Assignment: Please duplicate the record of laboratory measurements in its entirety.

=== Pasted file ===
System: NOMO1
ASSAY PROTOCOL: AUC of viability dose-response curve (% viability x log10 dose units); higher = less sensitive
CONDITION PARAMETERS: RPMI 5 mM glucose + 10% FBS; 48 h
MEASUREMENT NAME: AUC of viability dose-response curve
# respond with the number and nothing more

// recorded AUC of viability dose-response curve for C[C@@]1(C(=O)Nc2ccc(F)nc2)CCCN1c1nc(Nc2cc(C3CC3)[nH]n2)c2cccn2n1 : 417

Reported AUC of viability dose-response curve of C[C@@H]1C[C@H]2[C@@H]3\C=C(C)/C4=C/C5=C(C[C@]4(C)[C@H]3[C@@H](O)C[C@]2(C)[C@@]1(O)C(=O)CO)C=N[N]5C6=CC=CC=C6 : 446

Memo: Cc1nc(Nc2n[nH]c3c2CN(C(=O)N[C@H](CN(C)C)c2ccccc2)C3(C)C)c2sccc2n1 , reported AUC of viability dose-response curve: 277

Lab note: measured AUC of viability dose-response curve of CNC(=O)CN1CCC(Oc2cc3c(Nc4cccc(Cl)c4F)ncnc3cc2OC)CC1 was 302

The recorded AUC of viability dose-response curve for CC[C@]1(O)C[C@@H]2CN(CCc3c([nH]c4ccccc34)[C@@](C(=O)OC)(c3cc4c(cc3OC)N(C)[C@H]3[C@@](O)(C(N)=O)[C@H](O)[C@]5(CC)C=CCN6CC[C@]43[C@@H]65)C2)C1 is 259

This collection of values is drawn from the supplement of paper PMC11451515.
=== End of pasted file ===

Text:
System: NOMO1
ASSAY PROTOCOL: AUC of viability dose-response curve (% viability x log10 dose units); higher = less sensitive
CONDITION PARAMETERS: RPMI 5 mM glucose + 10% FBS; 48 h
MEASUREMENT NAME: AUC of viability dose-response curve
# respond with the number and nothing more

// recorded AUC of viability dose-response curve for C[C@@]1(C(=O)Nc2ccc(F)nc2)CCCN1c1nc(Nc2cc(C3CC3)[nH]n2)c2cccn2n1 : 417

Reported AUC of viability dose-response curve of C[C@@H]1C[C@H]2[C@@H]3\C=C(C)/C4=C/C5=C(C[C@]4(C)[C@H]3[C@@H](O)C[C@]2(C)[C@@]1(O)C(=O)CO)C=N[N]5C6=CC=CC=C6 : 446

Memo: Cc1nc(Nc2n[nH]c3c2CN(C(=O)N[C@H](CN(C)C)c2ccccc2)C3(C)C)c2sccc2n1 , reported AUC of viability dose-response curve: 277

Lab note: measured AUC of viability dose-response curve of CNC(=O)CN1CCC(Oc2cc3c(Nc4cccc(Cl)c4F)ncnc3cc2OC)CC1 was 302

The recorded AUC of viability dose-response curve for CC[C@]1(O)C[C@@H]2CN(CCc3c([nH]c4ccccc34)[C@@](C(=O)OC)(c3cc4c(cc3OC)N(C)[C@H]3[C@@](O)(C(N)=O)[C@H](O)[C@]5(CC)C=CCN6CC[C@]43[C@@H]65)C2)C1 is 259

This collection of values is drawn from the supplement of paper PMC11451515.